Throughout the year, IAHPC board members contribute a range of opinion pieces and other thought-provoking articles to our newsletter. This month, it is the turn of Dr. Esther Cege Munyoro, Head of the Pain and Palliative Care Unit at the Kenyatta National Hospital in Kenya, a tertiary referral hospital that educates the bulk of healthcare workers in Kenya. Founded by Dr. Esther Cege Munyoro in 2007, the palliative care unit was the first within the public healthcare system in Kenya.
Here, Esther explains how the staff of Kenyatta National Hospital have adapted the knowledge and experience of the American Cancer Society to improve the cancer journey for their own patients.
Imagine finding a lump in your breast and traveling from your home in rural Kenya to seek medical help for diagnosis and treatment in the city – a city that is more than 400 kilometers away. Unknown to you, the big city hospital is congested, complex and confusing. There are no signs showing the various clinics depending on whether you need diagnosis or treatment. No accommodation is offered as you undergo treatment. This is the situation many Kenyans who travel to Nairobi’s main referral hospital find themselves in … but something is happening to change it.
‘Navigation’ is a patient-centric healthcare service delivery model that promotes the timely movement of an individual patient through the complex healthcare continuum. An individual’s journey begins in the neighborhoods where he or she lives and continues to a medical setting where an abnormality is detected; a diagnosis is made, and then treatment, rehabilitation, and support through survivorship or end-of-life care, are given.
Cancer care navigation was originally conceived by Harold P. Freeman, MD, in response to disproportionate late-stage cancer presentation among African Americans in the United States attributed, in part, to an inability to access complex and often confusing existing cancer care services. Freeman started the first patient navigator program in 1990 at Harlem Hospital. Since 1990, the role of the patient navigator in health care, and specifically in cancer care, has grown to incorporate many titles and functions, not only screening, diagnostic and treatment adherence but quality-of-life outcomes as well.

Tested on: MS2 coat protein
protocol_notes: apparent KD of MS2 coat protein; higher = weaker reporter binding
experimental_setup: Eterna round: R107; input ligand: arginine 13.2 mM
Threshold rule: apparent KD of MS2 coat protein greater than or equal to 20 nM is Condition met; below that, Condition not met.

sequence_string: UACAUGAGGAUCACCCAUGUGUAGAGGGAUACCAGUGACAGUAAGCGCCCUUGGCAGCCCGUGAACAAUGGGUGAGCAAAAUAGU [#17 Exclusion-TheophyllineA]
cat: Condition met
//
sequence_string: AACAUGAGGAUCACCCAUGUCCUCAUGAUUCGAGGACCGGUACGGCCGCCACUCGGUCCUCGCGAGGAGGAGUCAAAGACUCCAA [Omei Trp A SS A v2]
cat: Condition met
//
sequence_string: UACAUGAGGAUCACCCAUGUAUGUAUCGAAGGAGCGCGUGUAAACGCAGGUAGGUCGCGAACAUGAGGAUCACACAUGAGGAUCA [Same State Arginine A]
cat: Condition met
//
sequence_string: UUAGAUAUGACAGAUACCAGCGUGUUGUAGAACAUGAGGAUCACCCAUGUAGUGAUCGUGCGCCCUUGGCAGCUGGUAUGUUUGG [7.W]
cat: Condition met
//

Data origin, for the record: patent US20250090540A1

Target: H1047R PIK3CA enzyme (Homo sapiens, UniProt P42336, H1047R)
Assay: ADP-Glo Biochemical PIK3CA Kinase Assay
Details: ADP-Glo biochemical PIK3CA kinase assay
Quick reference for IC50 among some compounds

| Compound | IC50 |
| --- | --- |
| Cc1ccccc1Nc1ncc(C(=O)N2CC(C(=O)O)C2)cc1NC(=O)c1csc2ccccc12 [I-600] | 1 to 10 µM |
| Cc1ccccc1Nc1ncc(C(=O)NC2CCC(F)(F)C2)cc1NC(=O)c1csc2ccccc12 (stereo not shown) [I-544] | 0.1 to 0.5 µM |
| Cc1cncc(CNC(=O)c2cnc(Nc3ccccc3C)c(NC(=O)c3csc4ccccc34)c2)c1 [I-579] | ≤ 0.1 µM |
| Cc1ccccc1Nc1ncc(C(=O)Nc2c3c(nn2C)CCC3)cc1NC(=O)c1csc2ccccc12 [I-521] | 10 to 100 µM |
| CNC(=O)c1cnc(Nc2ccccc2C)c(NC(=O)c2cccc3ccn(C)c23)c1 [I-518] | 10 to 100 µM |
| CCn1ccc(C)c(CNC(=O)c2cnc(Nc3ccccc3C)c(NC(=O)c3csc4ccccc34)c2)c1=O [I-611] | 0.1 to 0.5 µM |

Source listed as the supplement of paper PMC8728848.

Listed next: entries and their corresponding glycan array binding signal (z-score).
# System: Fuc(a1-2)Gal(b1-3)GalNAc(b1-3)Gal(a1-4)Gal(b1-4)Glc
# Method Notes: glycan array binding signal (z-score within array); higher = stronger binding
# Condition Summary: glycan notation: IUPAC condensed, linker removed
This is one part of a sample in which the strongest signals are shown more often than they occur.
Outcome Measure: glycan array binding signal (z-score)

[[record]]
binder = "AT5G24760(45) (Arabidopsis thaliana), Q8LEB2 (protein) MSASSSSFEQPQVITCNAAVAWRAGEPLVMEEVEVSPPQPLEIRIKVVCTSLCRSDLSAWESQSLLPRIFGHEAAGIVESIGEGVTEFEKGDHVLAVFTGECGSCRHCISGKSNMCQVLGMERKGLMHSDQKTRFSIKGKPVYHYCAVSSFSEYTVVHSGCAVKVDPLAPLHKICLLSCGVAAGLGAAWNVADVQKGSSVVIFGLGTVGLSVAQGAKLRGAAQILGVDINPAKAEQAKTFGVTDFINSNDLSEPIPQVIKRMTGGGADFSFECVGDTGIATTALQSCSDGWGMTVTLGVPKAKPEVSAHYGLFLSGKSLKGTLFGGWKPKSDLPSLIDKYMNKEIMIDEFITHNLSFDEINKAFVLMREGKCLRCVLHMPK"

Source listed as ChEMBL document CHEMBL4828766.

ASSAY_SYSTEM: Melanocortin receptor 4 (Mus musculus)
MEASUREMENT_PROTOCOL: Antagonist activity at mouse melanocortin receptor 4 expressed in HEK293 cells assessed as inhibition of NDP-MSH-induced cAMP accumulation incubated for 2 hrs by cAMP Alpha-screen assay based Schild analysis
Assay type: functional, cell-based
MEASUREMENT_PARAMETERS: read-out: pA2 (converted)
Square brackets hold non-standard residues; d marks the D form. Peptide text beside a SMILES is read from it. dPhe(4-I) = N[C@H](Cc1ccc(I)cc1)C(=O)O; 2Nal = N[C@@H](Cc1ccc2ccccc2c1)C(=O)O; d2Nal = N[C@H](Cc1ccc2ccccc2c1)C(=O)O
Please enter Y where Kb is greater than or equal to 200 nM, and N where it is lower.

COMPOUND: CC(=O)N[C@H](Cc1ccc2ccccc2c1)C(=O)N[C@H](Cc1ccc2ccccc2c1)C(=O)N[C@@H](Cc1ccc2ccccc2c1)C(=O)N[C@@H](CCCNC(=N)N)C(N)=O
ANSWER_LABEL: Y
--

During April to September 2015, Kenyatta National Hospital (KNH) staff, in close collaboration with the American Cancer Society (ACS), conducted a patient needs study to identify barriers to care that cancer patients face while seeking treatment at KNH Cancer Treatment Center. The survey showed that 29 percent of KNH patients surveyed had missed or delayed treatment. The most significant barriers identified by patients were the following:
The ACS offered mentorship and a grant to start a navigation program at KNH. This program will be absorbed into the hospital in the long term. The process includes a series of visits both to Atlanta by staff members of KNH and visits to Kenyatta by staff members of ACS.
The proposed new navigation program was implemented, new positions were created and relevant staffing brought on board. Space was created, furniture bought and programs/procedures set up to lay the foundations of the program. The Patient Flow Mapping was redone to now include the navigators, and improvements suggested to reduce other barriers. A ‘Patient Resource Guide’ and a KNH cancer website are also being developed. Progress has also been made in the areas of hospitality and accommodation: the Kenya Cancer Association now offers meals to patients coming for chemotherapy and plans are under way to build a hostel. In January 2017, we received the first donation for the building of the hostel. The American Cancer Society partnered with another cancer organization, Above + Beyond Cancer (A+BC), who have committed to help raise money to support the KNH Hostel. Their founder, Dr. Richard Deming, is a longtime volunteer for ACS, and is very passionate about building awareness around cancer survivorship.
The navigation program at Kenyatta National Hospital started in July 2017 after a baseline survey. In six to twelve months’ time we will review the impact our navigation program/system has had on reducing treatment barriers, and its impact on patients and their treatment experience.